On March 31, 15 year old Parker Liautaud will attempt to be one of the youngest kids ever to ski the Last Degree of the North Pole. While a 12 year old and 14 year old did ski the last 51 km leg of the journey with their parents in 2007, Parker will go the full 110 km accompanied by only a guide. The expedition takes between 13 and 14 days depending on the shifting of the ice. The ice is constantly shifting and adjusting. In fact, at times they may set up camp and then wake up in the morning on the same piece of ice, but miles from where they set up camp due to the shift. Additionally, Parker and his seasoned guide and trainer, Doug Stoup, will at times, have to get into immersion suits and actually swim across freezing waters. The ice plates can often collide and create large walls of ice, hindering their initial route and forcing the two to find an alternate route. Parker decided to attempt the expedition in an effort to inform the next generation of change makers about global climate change and the issues associated with the arctic.

He's been training vigorously in preparation for the trip, working extra hard to add weight to his teenage frame. His strength training has consisted of wearing a 25 pound weighted vest while dragging a weighted sled around a track in his native country of England. And that's a good thing because come March 31, Parker will have only his training and the aid of Doug Stoup to help him on his journey. Parker has very limited experience in this arena, having only been to the North Pole on one other occasion for an eco-tour.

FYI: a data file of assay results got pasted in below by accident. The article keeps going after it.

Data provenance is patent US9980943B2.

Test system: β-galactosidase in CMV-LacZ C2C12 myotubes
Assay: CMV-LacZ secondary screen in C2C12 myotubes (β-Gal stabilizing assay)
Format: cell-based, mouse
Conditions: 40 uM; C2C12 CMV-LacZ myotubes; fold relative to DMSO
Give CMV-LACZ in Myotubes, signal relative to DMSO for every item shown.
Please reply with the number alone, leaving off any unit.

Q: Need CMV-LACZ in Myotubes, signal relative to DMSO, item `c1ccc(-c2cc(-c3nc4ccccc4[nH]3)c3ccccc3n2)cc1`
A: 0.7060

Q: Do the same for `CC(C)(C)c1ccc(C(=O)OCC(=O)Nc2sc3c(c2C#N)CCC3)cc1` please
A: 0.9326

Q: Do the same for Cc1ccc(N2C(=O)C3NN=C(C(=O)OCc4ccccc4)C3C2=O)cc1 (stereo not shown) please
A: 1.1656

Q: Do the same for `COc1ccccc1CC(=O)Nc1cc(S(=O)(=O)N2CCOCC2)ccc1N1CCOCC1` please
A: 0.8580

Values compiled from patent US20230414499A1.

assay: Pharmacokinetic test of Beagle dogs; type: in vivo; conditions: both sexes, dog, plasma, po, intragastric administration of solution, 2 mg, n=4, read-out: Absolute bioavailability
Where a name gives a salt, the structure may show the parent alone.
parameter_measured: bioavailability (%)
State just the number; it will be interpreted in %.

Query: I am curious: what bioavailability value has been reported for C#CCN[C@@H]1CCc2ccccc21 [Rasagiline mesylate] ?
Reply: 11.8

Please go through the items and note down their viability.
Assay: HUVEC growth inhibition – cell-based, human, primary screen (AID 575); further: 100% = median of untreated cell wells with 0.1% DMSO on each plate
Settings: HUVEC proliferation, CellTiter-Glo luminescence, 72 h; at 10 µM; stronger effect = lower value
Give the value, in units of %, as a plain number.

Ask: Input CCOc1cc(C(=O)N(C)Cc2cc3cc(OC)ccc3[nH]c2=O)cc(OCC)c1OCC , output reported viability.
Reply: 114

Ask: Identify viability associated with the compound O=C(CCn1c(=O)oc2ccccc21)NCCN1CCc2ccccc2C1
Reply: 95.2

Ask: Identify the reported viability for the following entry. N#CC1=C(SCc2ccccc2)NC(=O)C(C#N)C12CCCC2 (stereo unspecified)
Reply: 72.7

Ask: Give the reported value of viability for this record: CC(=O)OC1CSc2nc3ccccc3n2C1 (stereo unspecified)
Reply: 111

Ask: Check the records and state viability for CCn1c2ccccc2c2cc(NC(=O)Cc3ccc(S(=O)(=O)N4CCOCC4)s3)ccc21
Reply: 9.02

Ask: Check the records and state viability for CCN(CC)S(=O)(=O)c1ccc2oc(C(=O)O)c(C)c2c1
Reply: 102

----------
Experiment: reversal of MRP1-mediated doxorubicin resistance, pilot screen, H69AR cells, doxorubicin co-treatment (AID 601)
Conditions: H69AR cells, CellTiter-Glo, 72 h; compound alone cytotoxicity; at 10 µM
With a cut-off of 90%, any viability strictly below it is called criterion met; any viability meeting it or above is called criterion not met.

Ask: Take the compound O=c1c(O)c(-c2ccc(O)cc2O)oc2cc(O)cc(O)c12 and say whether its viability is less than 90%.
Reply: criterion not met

And (unrelated) http://www.gadling.com/2010/03/29/ship-made-of-plastic-bottles-sets-sail-for-australia

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It has been more than a year since we mentioned David de Rothschild and his Plastiki Expedition. At the time, he was putting the finishing touches on his ship, the Plastiki,  which is made out of more than 12,000 recycled bottles, and preparing to set sale from San Francisco to Australia. Unfortunately, due to a series of setbacks, that journey didn't get underway as scheduled, but with those obstacles out of the way, de Rothschild and his crew set out last week on their voyage at last.

The journey is expected to take roughly 100 days to complete, finishing up in Sydney, with a stop over at the Great Pacific Garbage Patch while en route. This patch is a huge area of accumulated garbage, much of it made out of plastic, that is believed to be at least the size of Texas. One of the goals of the project is to raise awareness of the amount of plastic trash we are accumulating and what it is doing to the environment, and to that end, de Rothschild and his crew are hoping that by visiting the Garbage Patch, they'll help to maker others aware of its existence.

The environmentally friendly expedition doesn't end with the design and con remarkable ship. On board the Pastiki, the crew uses wind and trailing propeller turbines, bicycle generators and solar panels to create electricity to power an array of technological devices, including computers, GPS navigation systems, and satellite communications devices.

You can follow along with the journey on the Plastiki website and track the progress of the catamaran itself. As of this writing, they have traveled approximately 750 nautical miles, but with more than 10,000 more to go, there is plenty of adventure ahead. You can also follow the voyage on Twitter at @Plastiki.